Question: Is the nonmovant entitled to 24 days notice instead of 21 when a motion for summary judgment is served by mail or fax? [under Tex. R. Civ. P. 21a]
Answer: Yes, but ...
As Justice Higley explains in an opinion released last week, a complaint about insufficient notice must be made to the trial court, and not after the fact. A motion for new trial is too late to raise the issue. Nor will the non-movant prevail on appeal if error was not properly preserved in the court below.
FROM THE OPINION:
Hatler filed a motion for new trial in which he asserted, for the first time, that he had not received timely notice of the motion-for-summary-judgment hearing. Hatler pointed out that he had received only 21-days notice of the hearing. He asserted that, pursuant to the rules of civil procedure, he was entitled to 24-days notice. The trial court did not rule on the motion for new trial, and it was ultimately overruled by operation of law.
Hatler now appeals the summary judgment.
Preservation of Complaint Regarding Late Notice
In his only issue, Hatler contends that the trial court erred in granting Moore Wallace's motion for summary judgment. As he did in his motion for new trial, Hatler contends that he did not receive timely notice of the summary judgment hearing.
A. Relevant Legal Principles
In a summary judgment proceeding, the nonmovant is entitled to 21-days notice of the hearing or submission. Tex. R. Civ. P. 166a(c). When the motion is served by certified mail or by facsimile, three additional days are added to the prescribed period. See Tex. R. Civ. P. 21a. As a result, a nonmovant is entitled to a minimum of 24-days notice of a hearing or of the submission date if he has been served by certified mail or by facsimile. See Tex. R. Civ. P. 21a, 166a(c); Lewis v. Blake, 876 S.W.2d 314, 316 (Tex. 1994). The notice provision serves to provide the nonmovant with a full opportunity to respond to the merits. See Stephens v. Turtle Creek Apartments, Ltd., 875 S.W.2d 25, 26 (Tex. App.--Houston [14th Dist.] 1994, no writ).
Nonetheless, lack of proper notice of a summary judgment hearing is a non-jurisdictional defect that the nonmovant can waive. See May v. Nacogdoches Mem'l Hosp., 61 S.W.3d 623, 626 (Tex. App.--Tyler 2001, no pet.); see also White v. Wah, 789 S.W.2d 312, 319 (Tex. App.--Houston [1st Dist.] 1990, no writ).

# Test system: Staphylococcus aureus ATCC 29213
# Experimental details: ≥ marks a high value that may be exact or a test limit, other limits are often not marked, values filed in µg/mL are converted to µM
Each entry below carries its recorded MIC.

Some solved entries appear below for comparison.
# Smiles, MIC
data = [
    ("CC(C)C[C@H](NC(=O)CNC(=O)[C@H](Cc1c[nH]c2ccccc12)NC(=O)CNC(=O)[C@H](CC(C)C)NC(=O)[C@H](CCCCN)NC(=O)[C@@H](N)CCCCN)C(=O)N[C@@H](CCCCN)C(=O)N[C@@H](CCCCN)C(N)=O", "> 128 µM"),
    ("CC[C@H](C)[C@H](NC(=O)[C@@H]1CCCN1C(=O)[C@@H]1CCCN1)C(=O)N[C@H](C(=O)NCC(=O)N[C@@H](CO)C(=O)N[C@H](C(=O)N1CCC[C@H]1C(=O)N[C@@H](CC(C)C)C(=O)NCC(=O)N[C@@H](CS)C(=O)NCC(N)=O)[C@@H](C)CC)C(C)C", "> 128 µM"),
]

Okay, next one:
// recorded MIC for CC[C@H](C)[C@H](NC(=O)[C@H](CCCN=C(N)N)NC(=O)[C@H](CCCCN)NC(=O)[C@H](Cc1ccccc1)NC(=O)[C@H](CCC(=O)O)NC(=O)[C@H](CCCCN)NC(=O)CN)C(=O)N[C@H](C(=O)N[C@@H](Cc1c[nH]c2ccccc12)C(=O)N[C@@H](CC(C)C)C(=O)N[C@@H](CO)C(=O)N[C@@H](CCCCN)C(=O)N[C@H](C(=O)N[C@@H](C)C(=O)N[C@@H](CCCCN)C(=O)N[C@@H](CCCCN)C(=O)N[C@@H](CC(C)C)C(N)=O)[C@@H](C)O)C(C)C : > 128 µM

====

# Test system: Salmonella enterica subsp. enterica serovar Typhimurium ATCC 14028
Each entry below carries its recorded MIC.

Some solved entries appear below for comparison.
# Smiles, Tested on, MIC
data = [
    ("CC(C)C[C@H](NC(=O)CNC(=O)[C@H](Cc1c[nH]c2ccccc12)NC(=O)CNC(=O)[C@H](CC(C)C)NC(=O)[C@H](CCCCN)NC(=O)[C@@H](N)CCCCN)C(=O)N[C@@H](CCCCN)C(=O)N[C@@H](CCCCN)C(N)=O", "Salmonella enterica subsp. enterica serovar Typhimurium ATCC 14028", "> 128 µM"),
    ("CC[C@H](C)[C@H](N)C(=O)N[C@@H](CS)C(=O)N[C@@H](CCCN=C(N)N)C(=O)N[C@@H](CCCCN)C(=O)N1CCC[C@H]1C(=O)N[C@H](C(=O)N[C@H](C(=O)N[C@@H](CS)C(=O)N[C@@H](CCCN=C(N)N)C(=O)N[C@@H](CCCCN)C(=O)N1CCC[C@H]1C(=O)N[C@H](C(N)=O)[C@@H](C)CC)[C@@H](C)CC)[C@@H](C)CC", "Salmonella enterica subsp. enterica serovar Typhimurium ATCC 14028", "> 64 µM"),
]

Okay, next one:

To preserve error, a nonmovant, who receives notice that is untimely but sufficient to enable the nonmovant to attend the summary judgment hearing, must file a motion for continuance or raise the late-notice complaint in writing, supported by affidavit evidence. May, 61 S.W.3d at 626; Rios v. Texas Bank, 948 S.W.2d 30, 33 (Tex. App.--Houston [14th Dist.] 1997, no writ). The nonmovant should also raise the issue before the trial court at the summary judgment hearing. May, 61 S.W.3d at 626; Rios, 948 S.W.2d at 33.
A nonmovant may not preserve a complaint that he received late notice in a post-trial motion. See Nguyen v. Short, How, Frels, & Heitz, P.C., 108 S.W.3d 558, 561 (Tex. App.--Dallas 2003, pet. denied). A nonmovant may preserve error in a post-trial motion only when he complains that he was not given notice of the summary judgment hearing or that he was deprived of his right to seek leave to file additional affidavits or other written response. See id. at 560-61; May, 61 S.W.3d at 626.
In this case, Hatler correctly asserts that he did not receive timely notice of the motion for summary judgment hearing. It is undisputed that he was entitled to a 24-day notice but received only a 21-day notice. Nevertheless, to preserve his complaint, Hatler was required to file a motion for continuance or to raise the late-notice complaint in writing before the trial court granted Moore Wallace's motion for summary judgment. See May, 61 S.W.3d at 626; Rios, 948 S.W.2d at 33. Despite having ample time to do so, Hatler did neither. See, e.g., Fertic v. Spencer, 247 S.W.3d 242, 247-48 (Tex. App.--El Paso 2007, pet. denied) (determining that nonmovant had sufficient time to file written objection to late notice when nonmovant claimed he had only 8 days notice); Mays, 61 S.W.3d at 627 (concluding that two-day notice was adequate time for nonmovant to have filed a written objection to late notice). Instead, Hatler raised the complaint for the first time in his motion for new trial. Hatler's motion for new trial does not preserve his late-notice complaint. See Fertic, 247 S.W.3d at 248 n.4 (noting that raising late notice issue in motion for new trial did not preserve complaint); Nguyen, 108 S.W.3d at 561 (concluding that late-notice issue raised for first time in affidavit attached to motion for new trial did not preserve error).
We hold that Hatler did not preserve his late-notice complaint for our review. See Nguyen, 108 S.W.3d at 561; Mays, 61 S.W.3d at 627. We overrule his sole issue.
We affirm the judgment of the trial court.
Hatler v. Moore Wallace North America, Inc. (Tex.App.- Houston [1st Dist.] Feb. 4, 2010)(Higley) (21 days vs 24 days notice prior to summary judgment hearing depending on method of service; insufficient notice is not jurisdictional and can be waived, requirement for preservation of complaint about inadequate notice in the trial court)
AFFIRM TC JUDGMENT: Opinion by Justice Higley
Before Chief Justice Radack, Justices Alcala and Higley01-07-00181-CV Paul Hatler v. Moore Wallace North America, Inc.
Appeal from 268th District Court of Fort Bend County
Trial Court Judge: Hon. Brady G. Elliott
Texas Rule of Civil Procedure (TRCP) 21a provides in relevant part: Whenever a party has the right or is required to do some act within a prescribed period after the service of a notice or other paper upon him and the notice or paper is served upon him by mail or by telephonic document transfer, three days shall be added to the prescribed period. Tex. R. Civ. P. 21a